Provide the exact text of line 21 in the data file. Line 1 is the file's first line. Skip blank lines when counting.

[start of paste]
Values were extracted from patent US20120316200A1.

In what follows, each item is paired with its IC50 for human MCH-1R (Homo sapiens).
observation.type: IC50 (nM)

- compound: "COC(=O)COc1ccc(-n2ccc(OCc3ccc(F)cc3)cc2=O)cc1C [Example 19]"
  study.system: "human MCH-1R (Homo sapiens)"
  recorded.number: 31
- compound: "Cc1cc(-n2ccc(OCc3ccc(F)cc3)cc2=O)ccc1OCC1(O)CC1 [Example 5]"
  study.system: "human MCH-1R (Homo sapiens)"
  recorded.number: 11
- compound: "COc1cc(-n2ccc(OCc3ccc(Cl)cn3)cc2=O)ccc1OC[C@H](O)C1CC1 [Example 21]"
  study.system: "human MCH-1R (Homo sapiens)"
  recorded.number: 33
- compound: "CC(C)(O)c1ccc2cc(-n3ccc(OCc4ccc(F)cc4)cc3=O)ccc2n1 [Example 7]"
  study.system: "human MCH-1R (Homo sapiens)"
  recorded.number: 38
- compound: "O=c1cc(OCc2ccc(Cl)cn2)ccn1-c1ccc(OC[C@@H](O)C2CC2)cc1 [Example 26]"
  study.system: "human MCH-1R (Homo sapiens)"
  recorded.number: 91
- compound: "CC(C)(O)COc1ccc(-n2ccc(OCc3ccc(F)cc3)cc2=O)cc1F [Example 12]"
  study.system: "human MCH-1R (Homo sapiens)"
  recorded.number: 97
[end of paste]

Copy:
  recorded.number: 97